By Gurleen Nagpal:
Ancient India has always been celebrated for its openness, modernity and inclusive attitude; but in one aspect, it has remained rigid: the need for women to be virgins. Chastity had little to do with waiting for the right man or exploring one’s sexuality and everything to do with preserving racial purity, for only virgins could hope to attain the aspired status of wife. Considered to be a spiritual obligation, Hindu wedding ceremonies even today centre round the Kanyadaan, which literally translates as the gift of a virgin. Today, many young Indians are sexually active before marriage and owing to the sexual discrimination, males are condoned but females bear the brunt of losing their virginity before marriage.
As an individual, it is a woman’s right to have sexual relations whenever she wishes to but in a country like ours, virginity is still prized and with products like “18 Again” coming up we don’t hope to see any transition in the sensibilities of people. What needs to be changed here is the mentality that ostracizes the so called “unchaste” women instead of getting in vagina tightening creams that would reinstate the widely held view in India that pre-marital sex is something to be ashamed of, a taboo which is even seen as sinful by some.
“It’s a unique and revolutionary product which also works towards building inner confidence in a woman and boosting her self-esteem,” says Ultratech’s owner Mr Rishi Bhatia, adding that the goal of the product is to “empower women”. The cream is not “empowering” women in anyway but is perpetuating the patriarchal notion that men want all women to be virgins until their wedding night. Even today the most popular question of a man seeking a bride is “How do I find out if she is a virgin or not?” owing to their invincible desire of marrying a virgin woman. Giving in to the demands of her groom, the most common question of a to-be bride who is not a virgin is “what would help me hide the fact that I am not a virgin?” In our society where children are brought up being told that “sex is a vulgar thing”, it’s taboo to have sex before marriage. The stigma attached to it makes women give in to these products because they believe it would save them from being condemned and ostracized at the hands of the society.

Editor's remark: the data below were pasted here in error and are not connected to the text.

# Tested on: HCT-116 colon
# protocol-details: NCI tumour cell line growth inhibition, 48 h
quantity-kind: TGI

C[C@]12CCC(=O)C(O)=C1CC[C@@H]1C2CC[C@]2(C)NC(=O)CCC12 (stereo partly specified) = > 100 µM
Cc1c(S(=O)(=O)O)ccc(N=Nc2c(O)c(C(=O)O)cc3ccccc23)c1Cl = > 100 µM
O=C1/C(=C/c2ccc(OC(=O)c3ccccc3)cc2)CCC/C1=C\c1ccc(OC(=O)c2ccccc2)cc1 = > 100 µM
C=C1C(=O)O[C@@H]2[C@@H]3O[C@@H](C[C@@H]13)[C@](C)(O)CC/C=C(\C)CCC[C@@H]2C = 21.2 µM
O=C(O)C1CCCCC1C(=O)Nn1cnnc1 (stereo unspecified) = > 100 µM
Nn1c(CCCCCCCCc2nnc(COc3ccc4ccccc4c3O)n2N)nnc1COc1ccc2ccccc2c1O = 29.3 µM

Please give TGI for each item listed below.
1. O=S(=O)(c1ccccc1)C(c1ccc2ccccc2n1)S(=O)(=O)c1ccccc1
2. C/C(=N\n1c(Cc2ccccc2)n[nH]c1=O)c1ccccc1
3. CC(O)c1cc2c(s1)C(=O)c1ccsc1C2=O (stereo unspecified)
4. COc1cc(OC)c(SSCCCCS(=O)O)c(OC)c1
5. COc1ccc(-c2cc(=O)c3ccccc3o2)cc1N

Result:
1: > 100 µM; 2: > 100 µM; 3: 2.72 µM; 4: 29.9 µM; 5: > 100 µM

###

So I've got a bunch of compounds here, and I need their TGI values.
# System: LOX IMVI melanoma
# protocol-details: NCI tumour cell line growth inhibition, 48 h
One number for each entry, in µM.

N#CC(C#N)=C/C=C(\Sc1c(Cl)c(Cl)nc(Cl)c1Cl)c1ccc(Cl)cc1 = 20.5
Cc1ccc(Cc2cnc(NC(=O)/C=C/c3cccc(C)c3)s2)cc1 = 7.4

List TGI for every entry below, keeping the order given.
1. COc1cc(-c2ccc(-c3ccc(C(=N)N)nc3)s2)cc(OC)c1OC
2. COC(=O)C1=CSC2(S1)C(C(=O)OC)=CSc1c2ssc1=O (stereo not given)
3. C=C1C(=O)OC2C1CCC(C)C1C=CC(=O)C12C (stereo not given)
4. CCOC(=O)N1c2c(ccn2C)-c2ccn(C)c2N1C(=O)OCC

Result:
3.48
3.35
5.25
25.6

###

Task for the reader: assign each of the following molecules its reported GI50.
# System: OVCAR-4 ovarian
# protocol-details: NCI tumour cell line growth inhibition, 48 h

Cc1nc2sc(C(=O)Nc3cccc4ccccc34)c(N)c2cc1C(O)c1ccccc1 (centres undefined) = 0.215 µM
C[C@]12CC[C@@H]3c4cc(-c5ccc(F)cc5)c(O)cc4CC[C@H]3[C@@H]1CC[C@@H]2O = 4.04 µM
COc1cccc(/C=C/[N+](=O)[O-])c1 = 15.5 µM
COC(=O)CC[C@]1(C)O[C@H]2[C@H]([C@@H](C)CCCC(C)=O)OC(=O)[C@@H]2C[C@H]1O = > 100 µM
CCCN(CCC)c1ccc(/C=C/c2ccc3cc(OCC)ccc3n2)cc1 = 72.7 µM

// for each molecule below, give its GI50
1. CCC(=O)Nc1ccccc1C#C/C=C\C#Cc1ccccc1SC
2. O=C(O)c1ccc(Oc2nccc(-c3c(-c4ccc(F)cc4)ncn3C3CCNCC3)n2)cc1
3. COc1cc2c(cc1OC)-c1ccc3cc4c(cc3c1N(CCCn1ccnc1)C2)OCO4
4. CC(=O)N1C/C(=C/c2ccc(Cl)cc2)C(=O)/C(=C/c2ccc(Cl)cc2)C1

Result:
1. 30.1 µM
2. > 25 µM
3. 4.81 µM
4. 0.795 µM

Abiding by these patriarchal norms is not in any way liberating the women but further worsening their condition by strengthening the patriarchy all the more. These kinds of products are all about giving men control over how a woman should behave or look. “Men have so many products they can buy to enhance their sexual pleasure, this is just putting sexual enhancement in the hands of women” says Mr Bhatia. But only if it was to increase the pleasure, the product would not attract so many customers in India because here, contrary to the States where such creams are known to exist since years, it is more about covering up than about being unabashedly open about it. Women are subsumed and indoctrinated by patriarchy and are conditioned in a way that shall keep them subjugated. Such products come along with a social understanding that women must constantly live up to the high standards of femininity and beauty. Women have been objectified and such products would take the objectification to another level altogether, subjugating rather than empowering and uplifting the status of women.